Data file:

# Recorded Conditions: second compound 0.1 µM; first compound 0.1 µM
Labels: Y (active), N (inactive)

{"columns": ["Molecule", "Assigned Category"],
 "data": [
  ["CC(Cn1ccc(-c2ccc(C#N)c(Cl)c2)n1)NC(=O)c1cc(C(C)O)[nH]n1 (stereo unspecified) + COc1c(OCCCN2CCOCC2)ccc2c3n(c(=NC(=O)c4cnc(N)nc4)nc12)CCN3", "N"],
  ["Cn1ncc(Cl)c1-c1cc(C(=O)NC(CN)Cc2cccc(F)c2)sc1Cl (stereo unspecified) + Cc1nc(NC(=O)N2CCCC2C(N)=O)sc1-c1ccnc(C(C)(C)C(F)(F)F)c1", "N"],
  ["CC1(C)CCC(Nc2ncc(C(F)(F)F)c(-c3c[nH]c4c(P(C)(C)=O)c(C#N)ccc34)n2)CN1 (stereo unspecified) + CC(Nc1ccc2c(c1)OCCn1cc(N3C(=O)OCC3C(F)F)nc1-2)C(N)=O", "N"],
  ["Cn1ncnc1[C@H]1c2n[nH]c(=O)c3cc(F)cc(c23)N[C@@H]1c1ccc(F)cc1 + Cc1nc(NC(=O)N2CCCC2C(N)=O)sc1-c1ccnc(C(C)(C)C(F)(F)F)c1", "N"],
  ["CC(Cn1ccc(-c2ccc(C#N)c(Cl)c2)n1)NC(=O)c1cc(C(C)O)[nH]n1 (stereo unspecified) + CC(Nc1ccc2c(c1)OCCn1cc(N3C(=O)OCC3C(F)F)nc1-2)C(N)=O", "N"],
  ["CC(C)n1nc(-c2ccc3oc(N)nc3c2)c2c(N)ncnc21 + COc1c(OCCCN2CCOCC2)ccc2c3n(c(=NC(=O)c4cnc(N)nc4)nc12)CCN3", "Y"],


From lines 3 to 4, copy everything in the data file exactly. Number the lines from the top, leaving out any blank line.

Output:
{"columns": ["Molecule", "Assigned Category"],
 "data": [